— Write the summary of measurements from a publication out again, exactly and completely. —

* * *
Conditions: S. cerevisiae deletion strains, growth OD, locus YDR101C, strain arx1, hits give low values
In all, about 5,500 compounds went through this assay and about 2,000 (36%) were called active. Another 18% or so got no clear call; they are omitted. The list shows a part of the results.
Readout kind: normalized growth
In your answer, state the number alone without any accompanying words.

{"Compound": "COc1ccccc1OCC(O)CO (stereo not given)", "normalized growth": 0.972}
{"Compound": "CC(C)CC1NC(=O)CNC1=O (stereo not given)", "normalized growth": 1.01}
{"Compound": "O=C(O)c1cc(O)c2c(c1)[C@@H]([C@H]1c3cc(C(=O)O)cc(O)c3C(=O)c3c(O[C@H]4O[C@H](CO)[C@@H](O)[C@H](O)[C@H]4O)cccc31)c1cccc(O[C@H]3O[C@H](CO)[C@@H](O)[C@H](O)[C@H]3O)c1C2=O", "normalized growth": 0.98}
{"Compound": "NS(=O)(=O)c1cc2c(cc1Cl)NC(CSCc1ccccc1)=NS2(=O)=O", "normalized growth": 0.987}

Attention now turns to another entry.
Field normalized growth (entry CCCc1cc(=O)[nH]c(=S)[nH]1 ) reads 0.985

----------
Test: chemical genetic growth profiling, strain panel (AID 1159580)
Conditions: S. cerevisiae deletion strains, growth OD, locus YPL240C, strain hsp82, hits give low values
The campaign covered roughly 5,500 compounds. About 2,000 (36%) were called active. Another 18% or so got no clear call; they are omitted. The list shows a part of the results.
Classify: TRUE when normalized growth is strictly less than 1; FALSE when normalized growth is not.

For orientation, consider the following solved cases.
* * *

Conditions: S. cerevisiae deletion strains, growth OD, locus YDR101C, strain arx1, hits give low values
In all, about 5,500 compounds went through this assay and about 2,000 (36%) were called active. Another 18% or so got no clear call; they are omitted. The list shows a part of the results.
Readout kind: normalized growth
In your answer, state the number alone without any accompanying words.

{"Compound": "COc1ccccc1OCC(O)CO (stereo not given)", "normalized growth": 0.972}
{"Compound": "CC(C)CC1NC(=O)CNC1=O (stereo not given)", "normalized growth": 1.01}
{"Compound": "O=C(O)c1cc(O)c2c(c1)[C@@H]([C@H]1c3cc(C(=O)O)cc(O)c3C(=O)c3c(O[C@H]4O[C@H](CO)[C@@H](O)[C@H](O)[C@H]4O)cccc31)c1cccc(O[C@H]3O[C@H](CO)[C@@H](O)[C@H](O)[C@H]3O)c1C2=O", "normalized growth": 0.98}
{"Compound": "NS(=O)(=O)c1cc2c(cc1Cl)NC(CSCc1ccccc1)=NS2(=O)=O", "normalized growth": 0.987}

Attention now turns to another entry.
Field normalized growth (entry CCCc1cc(=O)[nH]c(=S)[nH]1 ) reads 0.985

----------
Test: chemical genetic growth profiling, strain panel (AID 1159580)
Conditions: S. cerevisiae deletion strains, growth OD, locus YPL240C, strain hsp82, hits give low values
The campaign covered roughly 5,500 compounds. About 2,000 (36%) were called active. Another 18% or so got no clear call; they are omitted. The list shows a part of the results.
Classify: TRUE when normalized growth is strictly less than 1; FALSE when normalized growth is not.

For orientation, consider the following solved cases.